Camille Le Tallec France Hand Painted Limoges Porcelain Gilt Brass Framed Footed Ashtray

$ 325.00

Vintage Camille Le Tallec Hand Painted France Limoges Porcelain Gilt Brass Framed Footed Ash Tray. A fabulous Limoges ash tray hand painted by Atelier Le Tallec.
I was not able to find the name of this pattern so I will do my best to describe it's beauty. The design was most likely inspired by patterns and colors of the late 18th Century. The ash tray dish has a gilt or gold plated brass footed frame accented by a little leaf at one end. I assume it was designed as a cigarette rest. The porcelain is white with deep green and red colors. Accented with more gilt wreaths and lines. The frame is also trimmed with a small bead design. So elegant. Would be wonderful in a study or on a desk.

The underside of the tray is marked in red script for Le Taller, Paris, France. This wonderful porcelain piece decorated by the Atelier Camille Le Tallec in Paris is signed by an LT motif in a Sèvres-like mark. Inside the LT motif is a letter WW to indicate it was made in 1965. Also has artist initials LC. The writing on the base is as beautiful as the painting.

The tray measures about 6" long x 4.5" wide x 1 3/4" high. Overall condition is very good with no visible damage or repairs. Has a nice aged patina on the brass trim. No chips or cracks on the porcelain. May have some slight tarnish spots on the gilding.

About the Artist:
Camille Le Tallec was born in Paris from Breton of Lorient and Picard ancestry. He graduated in 1929 from the prestigious École du Louvre in Paris with a thesis on the Nast porcelain of the 18th century. He then took over, in 1930, the familial hand-painted porcelain studio founded in Belleville (Paris) early in the century.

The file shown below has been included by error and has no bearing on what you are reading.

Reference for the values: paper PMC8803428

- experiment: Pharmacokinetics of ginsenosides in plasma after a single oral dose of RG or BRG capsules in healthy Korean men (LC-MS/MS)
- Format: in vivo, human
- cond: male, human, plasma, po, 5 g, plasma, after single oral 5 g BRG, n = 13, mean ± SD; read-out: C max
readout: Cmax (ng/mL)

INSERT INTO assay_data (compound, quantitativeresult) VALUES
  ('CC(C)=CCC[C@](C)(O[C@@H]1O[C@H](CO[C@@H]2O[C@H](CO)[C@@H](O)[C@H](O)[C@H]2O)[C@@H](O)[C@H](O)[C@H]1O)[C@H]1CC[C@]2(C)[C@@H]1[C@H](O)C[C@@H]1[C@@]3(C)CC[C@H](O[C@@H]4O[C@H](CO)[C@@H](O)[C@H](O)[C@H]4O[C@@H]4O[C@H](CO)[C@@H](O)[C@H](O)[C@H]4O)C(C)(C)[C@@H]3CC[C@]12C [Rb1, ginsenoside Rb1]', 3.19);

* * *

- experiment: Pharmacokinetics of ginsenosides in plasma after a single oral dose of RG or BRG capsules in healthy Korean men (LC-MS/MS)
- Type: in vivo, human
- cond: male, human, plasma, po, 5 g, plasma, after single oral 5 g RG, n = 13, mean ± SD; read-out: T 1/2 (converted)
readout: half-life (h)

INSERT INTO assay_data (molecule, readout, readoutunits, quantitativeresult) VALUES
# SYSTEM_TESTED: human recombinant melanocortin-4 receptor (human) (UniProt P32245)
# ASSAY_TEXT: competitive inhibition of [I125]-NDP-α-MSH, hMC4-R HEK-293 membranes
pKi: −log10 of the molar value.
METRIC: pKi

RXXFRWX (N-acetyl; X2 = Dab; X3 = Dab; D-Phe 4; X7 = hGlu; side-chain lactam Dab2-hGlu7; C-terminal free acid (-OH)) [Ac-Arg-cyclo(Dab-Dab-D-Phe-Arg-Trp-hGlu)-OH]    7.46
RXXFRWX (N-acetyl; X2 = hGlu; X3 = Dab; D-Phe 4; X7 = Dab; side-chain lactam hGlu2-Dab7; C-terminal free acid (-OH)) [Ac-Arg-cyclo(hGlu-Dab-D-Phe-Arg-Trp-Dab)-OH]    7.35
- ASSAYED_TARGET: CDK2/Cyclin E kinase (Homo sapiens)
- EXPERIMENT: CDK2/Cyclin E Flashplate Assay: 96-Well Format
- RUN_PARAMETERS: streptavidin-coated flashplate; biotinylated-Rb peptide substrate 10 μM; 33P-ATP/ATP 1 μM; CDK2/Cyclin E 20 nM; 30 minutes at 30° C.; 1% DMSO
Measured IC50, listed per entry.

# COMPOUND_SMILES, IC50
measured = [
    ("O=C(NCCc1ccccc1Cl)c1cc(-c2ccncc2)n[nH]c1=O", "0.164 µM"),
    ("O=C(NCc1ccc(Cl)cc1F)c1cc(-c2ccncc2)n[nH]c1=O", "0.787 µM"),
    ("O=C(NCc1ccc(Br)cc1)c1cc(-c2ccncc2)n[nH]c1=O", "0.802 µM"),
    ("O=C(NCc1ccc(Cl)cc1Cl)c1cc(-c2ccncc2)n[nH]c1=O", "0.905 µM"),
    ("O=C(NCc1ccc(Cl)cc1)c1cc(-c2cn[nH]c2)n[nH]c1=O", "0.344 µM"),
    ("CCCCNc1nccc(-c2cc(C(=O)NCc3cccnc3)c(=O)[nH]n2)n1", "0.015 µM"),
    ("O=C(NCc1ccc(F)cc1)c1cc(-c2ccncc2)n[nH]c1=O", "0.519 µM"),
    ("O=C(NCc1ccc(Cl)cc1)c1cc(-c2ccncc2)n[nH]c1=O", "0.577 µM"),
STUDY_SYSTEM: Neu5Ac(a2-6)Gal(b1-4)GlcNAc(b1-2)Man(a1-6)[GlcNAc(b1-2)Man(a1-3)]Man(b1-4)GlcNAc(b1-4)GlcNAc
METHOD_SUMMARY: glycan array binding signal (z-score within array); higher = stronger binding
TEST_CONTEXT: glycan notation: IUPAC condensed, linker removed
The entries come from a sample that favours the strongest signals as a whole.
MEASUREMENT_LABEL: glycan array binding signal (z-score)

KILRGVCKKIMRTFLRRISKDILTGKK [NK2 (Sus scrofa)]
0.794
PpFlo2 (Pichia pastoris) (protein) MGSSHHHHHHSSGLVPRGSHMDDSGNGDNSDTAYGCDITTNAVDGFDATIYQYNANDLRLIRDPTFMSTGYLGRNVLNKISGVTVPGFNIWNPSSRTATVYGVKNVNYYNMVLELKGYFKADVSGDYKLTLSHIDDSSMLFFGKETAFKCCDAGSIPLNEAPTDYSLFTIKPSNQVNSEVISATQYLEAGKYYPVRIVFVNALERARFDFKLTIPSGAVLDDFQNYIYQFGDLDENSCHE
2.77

Rapidly, Le Tallec decided to continue in the tradition of the Vincennes porcelain and Sèvres porcelain, expanding the small and local business, the Atelier Le Tallec. In thirty years, the studio created hand-painted porcelain tablewares for famous individuals such as Queen Elizabeth II of the United Kingdom, Kings Mohammed V and Hassan II of Morocco, the Ville de Paris or the French Republic, amongst others.

In 1961, Le Tallec started a fruitful collaboration with the silver and jewelry firm Tiffany & Co. which led in 1990 to the Atelier Le Tallec's incorporation into the American company, one year before his death in Paris. Tiffany's and Le Tallec designed successful original and private porcelain patterns that can be seen both at the Viaduc des Arts of the promenade plantée in the 12th arrondissement of Paris and in all Tiffany's stores in the United-States.

Over 60 years, Le Tallec has maintained traditional hand-painted porcelain. He preserved and revisited about 375 original and historical patterns signed by the Le Tallec's marks. Atelier Le Tallec was inducted as a member of the Grands Ateliers de France (the fifty best studios in France) in 2000.

Le Tallec also acquired from 1935 to 1955 prestigious pieces of European porcelain. His exceptional collection was dispersed by auction in 1990, and some masterpieces acquired by international museums such as the Louvre, the musée de la Faïence de Marseille, and the musée de l'Île-de-France and various porcelain collectors.

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